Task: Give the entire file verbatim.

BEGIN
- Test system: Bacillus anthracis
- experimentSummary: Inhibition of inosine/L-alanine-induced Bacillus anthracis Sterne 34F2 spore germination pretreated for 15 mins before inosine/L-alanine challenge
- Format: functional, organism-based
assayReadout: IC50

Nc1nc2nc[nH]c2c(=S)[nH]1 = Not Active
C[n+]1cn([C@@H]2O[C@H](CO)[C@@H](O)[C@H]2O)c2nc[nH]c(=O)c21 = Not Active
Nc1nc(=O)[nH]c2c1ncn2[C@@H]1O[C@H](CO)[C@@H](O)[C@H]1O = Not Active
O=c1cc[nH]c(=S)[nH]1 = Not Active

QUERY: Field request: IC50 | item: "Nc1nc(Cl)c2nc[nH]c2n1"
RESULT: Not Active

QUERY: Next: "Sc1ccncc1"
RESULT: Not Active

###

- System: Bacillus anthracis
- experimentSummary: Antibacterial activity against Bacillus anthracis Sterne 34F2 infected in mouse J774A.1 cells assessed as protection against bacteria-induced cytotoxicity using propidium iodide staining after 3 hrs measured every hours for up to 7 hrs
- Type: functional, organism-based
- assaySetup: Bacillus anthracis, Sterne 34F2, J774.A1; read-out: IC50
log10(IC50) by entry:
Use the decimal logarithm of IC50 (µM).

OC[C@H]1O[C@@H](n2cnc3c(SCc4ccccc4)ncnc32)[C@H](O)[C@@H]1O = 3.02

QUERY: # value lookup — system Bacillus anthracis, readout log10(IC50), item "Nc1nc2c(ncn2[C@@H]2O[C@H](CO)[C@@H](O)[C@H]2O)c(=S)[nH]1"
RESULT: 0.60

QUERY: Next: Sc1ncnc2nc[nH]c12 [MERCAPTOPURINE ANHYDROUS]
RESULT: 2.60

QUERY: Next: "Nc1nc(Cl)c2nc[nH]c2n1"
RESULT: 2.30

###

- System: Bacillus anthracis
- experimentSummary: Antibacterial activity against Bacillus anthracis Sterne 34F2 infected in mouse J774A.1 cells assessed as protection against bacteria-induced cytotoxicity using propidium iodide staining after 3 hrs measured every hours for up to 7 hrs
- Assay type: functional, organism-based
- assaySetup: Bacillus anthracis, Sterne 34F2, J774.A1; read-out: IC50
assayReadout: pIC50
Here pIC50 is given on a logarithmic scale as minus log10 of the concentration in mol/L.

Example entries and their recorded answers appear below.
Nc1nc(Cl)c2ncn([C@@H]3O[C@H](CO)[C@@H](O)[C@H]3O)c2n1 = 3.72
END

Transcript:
- Test system: Bacillus anthracis
- experimentSummary: Inhibition of inosine/L-alanine-induced Bacillus anthracis Sterne 34F2 spore germination pretreated for 15 mins before inosine/L-alanine challenge
- Format: functional, organism-based
assayReadout: IC50

Nc1nc2nc[nH]c2c(=S)[nH]1 = Not Active
C[n+]1cn([C@@H]2O[C@H](CO)[C@@H](O)[C@H]2O)c2nc[nH]c(=O)c21 = Not Active
Nc1nc(=O)[nH]c2c1ncn2[C@@H]1O[C@H](CO)[C@@H](O)[C@H]1O = Not Active
O=c1cc[nH]c(=S)[nH]1 = Not Active

QUERY: Field request: IC50 | item: "Nc1nc(Cl)c2nc[nH]c2n1"
RESULT: Not Active

QUERY: Next: "Sc1ccncc1"
RESULT: Not Active

###

- System: Bacillus anthracis
- experimentSummary: Antibacterial activity against Bacillus anthracis Sterne 34F2 infected in mouse J774A.1 cells assessed as protection against bacteria-induced cytotoxicity using propidium iodide staining after 3 hrs measured every hours for up to 7 hrs
- Type: functional, organism-based
- assaySetup: Bacillus anthracis, Sterne 34F2, J774.A1; read-out: IC50
log10(IC50) by entry:
Use the decimal logarithm of IC50 (µM).

OC[C@H]1O[C@@H](n2cnc3c(SCc4ccccc4)ncnc32)[C@H](O)[C@@H]1O = 3.02

QUERY: # value lookup — system Bacillus anthracis, readout log10(IC50), item "Nc1nc2c(ncn2[C@@H]2O[C@H](CO)[C@@H](O)[C@H]2O)c(=S)[nH]1"
RESULT: 0.60

QUERY: Next: Sc1ncnc2nc[nH]c12 [MERCAPTOPURINE ANHYDROUS]
RESULT: 2.60

QUERY: Next: "Nc1nc(Cl)c2nc[nH]c2n1"
RESULT: 2.30

###

- System: Bacillus anthracis
- experimentSummary: Antibacterial activity against Bacillus anthracis Sterne 34F2 infected in mouse J774A.1 cells assessed as protection against bacteria-induced cytotoxicity using propidium iodide staining after 3 hrs measured every hours for up to 7 hrs
- Assay type: functional, organism-based
- assaySetup: Bacillus anthracis, Sterne 34F2, J774.A1; read-out: IC50
assayReadout: pIC50
Here pIC50 is given on a logarithmic scale as minus log10 of the concentration in mol/L.

Example entries and their recorded answers appear below.
Nc1nc(Cl)c2ncn([C@@H]3O[C@H](CO)[C@@H](O)[C@H]3O)c2n1 = 3.72